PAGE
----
In just a week, the small team had created the outline of a data-driven solution that reduced delivery costs by 22%. Two months later, the company had hired contractors and enhanced its own data team to pull together a plug-in prototype for a truck-routing decision support tool that both sped up queuing time and lowered carbon emissions.

Before the end of the same year, the concrete delivery company had packaged up the tool and sold it as a solution to a few dozen other companies ranging from an FMCG business to a hairdressing franchise. That one tool added an extra $6.8 million in licensing revenue for the company, $5.4 million of which was essentially free cashflow.

The breakthrough came when the concrete company realised its data was similar to data being generated by other firms with delivery needs. They judged correctly that those other companies might appreciate creating insights based on loading their specific data into the system. The concrete company had built a lucrative product out of its data.

The second example is equally informative.

With its point-of-sale machines in thousands of supermarkets, the company had an incredible insight into the purchasing habits of consumers. The data collected had no personal identifiers or other private details. It was all metadata – things like time of purchase, location, type of product, quantity of items, etc. Just ones and zeros, really.

The data was directly useful because it allowed the company to see where its machines were encountering a fault. They could then send technicians to fix problems quickly. The data also provided feedback for the company’s engineers to issue updates in later point-of-sale models.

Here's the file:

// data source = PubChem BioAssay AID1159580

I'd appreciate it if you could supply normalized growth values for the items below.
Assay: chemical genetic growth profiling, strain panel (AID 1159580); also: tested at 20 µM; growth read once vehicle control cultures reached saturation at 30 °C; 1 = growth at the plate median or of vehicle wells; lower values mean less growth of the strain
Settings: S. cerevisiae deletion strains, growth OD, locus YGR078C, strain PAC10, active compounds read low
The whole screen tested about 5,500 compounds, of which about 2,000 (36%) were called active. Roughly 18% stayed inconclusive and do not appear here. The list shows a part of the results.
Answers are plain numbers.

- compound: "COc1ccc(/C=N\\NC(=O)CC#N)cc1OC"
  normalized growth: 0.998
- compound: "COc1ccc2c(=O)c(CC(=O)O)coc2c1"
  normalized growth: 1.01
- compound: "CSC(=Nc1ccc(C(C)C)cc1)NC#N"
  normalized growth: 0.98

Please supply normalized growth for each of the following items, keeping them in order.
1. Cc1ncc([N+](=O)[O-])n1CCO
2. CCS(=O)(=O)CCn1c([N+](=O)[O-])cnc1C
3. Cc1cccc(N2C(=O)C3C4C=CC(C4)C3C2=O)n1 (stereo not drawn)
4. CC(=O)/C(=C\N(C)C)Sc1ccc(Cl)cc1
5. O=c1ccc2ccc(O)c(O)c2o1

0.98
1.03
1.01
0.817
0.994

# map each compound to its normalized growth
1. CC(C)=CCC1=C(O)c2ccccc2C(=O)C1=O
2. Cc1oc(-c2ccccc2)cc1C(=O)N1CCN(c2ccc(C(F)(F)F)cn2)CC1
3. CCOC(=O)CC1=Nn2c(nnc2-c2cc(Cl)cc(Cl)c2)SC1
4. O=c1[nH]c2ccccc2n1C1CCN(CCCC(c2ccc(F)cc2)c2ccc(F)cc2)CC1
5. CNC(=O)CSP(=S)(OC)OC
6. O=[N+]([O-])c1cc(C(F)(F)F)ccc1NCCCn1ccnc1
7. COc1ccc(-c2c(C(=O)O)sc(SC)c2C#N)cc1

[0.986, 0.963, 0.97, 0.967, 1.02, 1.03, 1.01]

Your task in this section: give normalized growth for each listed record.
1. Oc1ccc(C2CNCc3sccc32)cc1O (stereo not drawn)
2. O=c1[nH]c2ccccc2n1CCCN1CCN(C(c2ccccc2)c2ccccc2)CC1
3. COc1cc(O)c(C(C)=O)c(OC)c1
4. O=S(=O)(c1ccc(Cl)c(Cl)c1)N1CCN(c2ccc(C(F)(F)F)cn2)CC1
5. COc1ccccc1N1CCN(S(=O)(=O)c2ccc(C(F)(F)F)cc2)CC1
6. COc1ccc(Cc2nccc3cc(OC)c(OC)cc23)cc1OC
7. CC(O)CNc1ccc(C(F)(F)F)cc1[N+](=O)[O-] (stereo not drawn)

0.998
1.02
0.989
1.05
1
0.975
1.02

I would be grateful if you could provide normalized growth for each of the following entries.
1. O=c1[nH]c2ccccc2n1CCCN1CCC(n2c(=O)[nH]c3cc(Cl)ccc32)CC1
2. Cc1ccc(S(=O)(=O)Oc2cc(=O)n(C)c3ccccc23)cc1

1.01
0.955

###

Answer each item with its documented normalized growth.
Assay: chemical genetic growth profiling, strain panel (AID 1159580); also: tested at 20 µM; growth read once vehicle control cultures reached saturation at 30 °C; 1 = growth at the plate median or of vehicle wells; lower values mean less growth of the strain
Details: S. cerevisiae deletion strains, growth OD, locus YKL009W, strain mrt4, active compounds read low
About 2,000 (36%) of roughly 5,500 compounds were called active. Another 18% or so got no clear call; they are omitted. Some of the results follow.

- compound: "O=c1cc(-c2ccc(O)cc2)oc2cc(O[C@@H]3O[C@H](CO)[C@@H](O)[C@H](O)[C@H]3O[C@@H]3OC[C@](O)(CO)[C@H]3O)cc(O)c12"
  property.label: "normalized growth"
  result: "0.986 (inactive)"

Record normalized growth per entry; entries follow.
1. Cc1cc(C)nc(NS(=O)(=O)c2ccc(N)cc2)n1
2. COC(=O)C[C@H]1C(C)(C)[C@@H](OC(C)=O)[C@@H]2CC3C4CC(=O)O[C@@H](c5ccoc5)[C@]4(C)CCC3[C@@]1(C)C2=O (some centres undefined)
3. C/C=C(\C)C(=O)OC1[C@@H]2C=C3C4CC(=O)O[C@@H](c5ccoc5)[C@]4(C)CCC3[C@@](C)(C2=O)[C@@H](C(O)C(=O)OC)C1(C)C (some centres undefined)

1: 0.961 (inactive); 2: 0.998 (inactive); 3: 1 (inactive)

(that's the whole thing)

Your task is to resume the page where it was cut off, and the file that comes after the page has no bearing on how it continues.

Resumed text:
One day, an engineer realised all this data coming from thousands of machines could create a “digital twin” of those shopping centres. Coupled with other forms of data, the digital twin could be asked “what if” questions to observe how and when people bought the items on shelves.

Because the CEO had experience in the marketing world, he understood that this digital twin software would be immensely helpful to marketers looking for cheap ways to test products before they were released. It could run simulations of ideal positions for stock, the best time for releases and other key dynamics – and it could do millions of simulations in a few hours.

The financial result of the company turning the data from its point-of-sale machines into a separate product was an extra $59 million per year from licenses. The package performed so well that it eventually became a sister company that was sold for hundreds of millions of dollars.

Data is more than just a boost to your company. It can easily become a stand-alone product that can add serious revenue to the bottom line. This mindset reflects the idea that the value of data is effectively inexhaustible since it can be digested and used over and over, by different players, with no (or nearly zero) loss in quality.

In other words, data might just be the only sustainable resource humans have ever discovered.

Gathering the right data and using it wisely can be a competitive advantage. But leaders can only ensure that the hard work they do today is reusable tomorrow by managing their data like a product.